[TIP] Result protocol

Jesse Noller jnoller at gmail.com
Sat Apr 11 11:39:01 PDT 2009


On Sat, Apr 11, 2009 at 2:35 PM, Michael Foord
<fuzzyman at voidspace.org.uk> wrote:

>> Building on this, and Scott's point -
>>
>> test_cases:
>>    test:
>>        id: STR
>>        result: STR: PASS | FAIL | ERROR | SKIP | UNKNOWN | KILLED (or
>> TIMEOUT)
>>        result_id: STR: 0 | 1 | 255 | ... others
>>
>> Ideally, the ID is a simple int, ala Unix error codes. In the past,
>> I've used something like ERROR: 300, SKIP: 301, or other. I try not to
>> use ones low enough to be relevant to real exit codes as it could be
>> useful to actually pass back the exit code of the test command itself
>> - on the fence about that though.
>>
>>
>
> Having result *and* result_id seems like a recipe for confusion (what if
> they contradict). Keeping it as a string keeps it human readable.

Fair enough, I can jam the ID (Yay numbers!) into the additional
section if I really want it.

>> [snip...]
>>
>
> But with most testing tools the traceback *is* the diagnostic information.
> It isn't *obvious* where it should go in the schema you have below.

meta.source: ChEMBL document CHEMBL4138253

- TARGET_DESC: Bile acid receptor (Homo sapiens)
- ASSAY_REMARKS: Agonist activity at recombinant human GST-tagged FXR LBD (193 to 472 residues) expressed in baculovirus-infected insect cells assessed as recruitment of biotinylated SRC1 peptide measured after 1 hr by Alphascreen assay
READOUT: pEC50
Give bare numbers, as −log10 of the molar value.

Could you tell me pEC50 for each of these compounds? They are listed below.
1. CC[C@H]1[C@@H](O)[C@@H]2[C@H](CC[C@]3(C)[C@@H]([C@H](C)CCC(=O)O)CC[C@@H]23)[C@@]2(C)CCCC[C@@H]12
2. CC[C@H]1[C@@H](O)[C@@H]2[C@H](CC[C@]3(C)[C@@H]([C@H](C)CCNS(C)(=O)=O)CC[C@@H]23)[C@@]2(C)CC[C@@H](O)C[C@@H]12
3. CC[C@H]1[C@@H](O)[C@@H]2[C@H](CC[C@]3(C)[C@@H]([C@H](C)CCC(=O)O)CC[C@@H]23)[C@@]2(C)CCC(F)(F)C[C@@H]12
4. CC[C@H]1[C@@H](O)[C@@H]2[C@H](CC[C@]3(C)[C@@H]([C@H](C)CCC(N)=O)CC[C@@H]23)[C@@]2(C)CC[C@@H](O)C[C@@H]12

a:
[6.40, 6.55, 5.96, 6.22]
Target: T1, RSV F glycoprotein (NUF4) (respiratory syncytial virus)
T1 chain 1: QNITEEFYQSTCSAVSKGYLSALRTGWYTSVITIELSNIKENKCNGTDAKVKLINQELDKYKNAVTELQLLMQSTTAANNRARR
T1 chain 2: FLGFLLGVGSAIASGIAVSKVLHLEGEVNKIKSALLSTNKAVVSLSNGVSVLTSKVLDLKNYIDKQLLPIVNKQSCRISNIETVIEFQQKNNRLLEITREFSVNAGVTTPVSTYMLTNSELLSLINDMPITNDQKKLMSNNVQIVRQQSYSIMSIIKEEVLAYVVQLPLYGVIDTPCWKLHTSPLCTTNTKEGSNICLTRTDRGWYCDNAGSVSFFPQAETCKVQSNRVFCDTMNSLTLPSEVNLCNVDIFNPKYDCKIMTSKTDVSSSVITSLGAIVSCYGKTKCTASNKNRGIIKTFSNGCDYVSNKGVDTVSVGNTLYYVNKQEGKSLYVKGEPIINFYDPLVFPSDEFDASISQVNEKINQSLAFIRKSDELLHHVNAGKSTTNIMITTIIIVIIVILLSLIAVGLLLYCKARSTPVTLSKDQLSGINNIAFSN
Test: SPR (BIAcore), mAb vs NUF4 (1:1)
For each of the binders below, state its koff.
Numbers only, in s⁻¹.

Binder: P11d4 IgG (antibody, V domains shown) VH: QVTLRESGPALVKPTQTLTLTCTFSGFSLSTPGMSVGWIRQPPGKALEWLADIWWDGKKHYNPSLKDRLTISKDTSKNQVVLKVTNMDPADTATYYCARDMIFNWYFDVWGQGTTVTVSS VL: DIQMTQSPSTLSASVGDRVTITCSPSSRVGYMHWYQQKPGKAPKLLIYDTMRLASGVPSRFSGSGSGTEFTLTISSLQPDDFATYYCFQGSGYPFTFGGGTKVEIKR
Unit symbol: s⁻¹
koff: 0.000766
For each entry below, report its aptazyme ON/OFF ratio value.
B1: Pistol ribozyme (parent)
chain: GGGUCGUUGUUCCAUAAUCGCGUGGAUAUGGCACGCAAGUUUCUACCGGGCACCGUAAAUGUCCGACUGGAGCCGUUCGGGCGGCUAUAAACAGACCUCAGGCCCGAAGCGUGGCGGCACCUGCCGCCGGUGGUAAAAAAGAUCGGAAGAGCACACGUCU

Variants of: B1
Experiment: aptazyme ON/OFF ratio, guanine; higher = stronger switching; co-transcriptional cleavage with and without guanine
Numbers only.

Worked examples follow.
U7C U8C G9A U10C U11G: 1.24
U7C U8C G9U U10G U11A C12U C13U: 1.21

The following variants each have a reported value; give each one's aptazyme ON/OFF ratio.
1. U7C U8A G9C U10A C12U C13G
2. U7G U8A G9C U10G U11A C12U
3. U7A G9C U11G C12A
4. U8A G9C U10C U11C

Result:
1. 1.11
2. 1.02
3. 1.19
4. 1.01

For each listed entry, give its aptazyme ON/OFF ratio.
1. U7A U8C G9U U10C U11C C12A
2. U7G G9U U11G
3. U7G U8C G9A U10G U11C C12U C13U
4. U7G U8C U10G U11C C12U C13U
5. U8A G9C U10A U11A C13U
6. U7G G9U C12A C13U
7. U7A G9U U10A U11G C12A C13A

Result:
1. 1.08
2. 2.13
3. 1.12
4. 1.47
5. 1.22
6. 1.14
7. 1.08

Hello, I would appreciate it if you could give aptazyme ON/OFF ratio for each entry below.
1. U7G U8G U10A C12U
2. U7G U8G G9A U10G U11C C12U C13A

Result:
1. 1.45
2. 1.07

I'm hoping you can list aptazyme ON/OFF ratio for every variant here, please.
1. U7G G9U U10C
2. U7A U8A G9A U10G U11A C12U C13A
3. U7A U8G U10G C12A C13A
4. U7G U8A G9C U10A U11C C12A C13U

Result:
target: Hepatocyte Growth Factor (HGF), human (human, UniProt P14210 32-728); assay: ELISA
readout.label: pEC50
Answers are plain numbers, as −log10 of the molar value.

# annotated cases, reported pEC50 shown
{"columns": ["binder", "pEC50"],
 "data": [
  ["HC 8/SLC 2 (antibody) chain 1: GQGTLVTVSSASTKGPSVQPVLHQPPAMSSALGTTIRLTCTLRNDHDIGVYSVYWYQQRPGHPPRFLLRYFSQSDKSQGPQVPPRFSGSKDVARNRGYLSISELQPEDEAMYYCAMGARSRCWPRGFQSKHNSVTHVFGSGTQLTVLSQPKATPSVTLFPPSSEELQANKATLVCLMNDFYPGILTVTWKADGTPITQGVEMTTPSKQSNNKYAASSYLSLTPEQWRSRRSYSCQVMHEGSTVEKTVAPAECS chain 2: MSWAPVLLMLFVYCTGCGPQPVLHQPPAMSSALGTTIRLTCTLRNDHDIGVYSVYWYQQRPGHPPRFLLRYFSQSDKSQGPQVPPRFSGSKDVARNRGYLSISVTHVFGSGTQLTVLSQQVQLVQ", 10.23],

>

Could we call it something other than traceback? Otherwise, I'm OK
with putting it in the test: section, I was on the fence about it.

>> Hmm, stdout and stderr are a PITA - I dealt with a test in the past
>> that created log files several mb in size, logjamming it in this would
>> suck. How about something like "last N lines" for both? Or we make it
>> optional, ala something like:
>>
>> build_id: STR
>> machine_id: STR (uuid?)
>> test_cases:
>>    test:
>>        id: STR
>>        result: STR
>>        result_id: STR
>>        start: FLOAT (time.time())
>>        stop: FLOAT (time.time())
>>        total_time: FLOAT (seconds)
>>        additional:
>>            coverage_info: Big str
>>            stdout: Big Str
>>            stderr: Big str
>>
>>
>
> OK - although I would still rather see one obvious place for the traceback
> (whatever it may be called) for failure information.

See above, I'm iffy on calling it traceback though.



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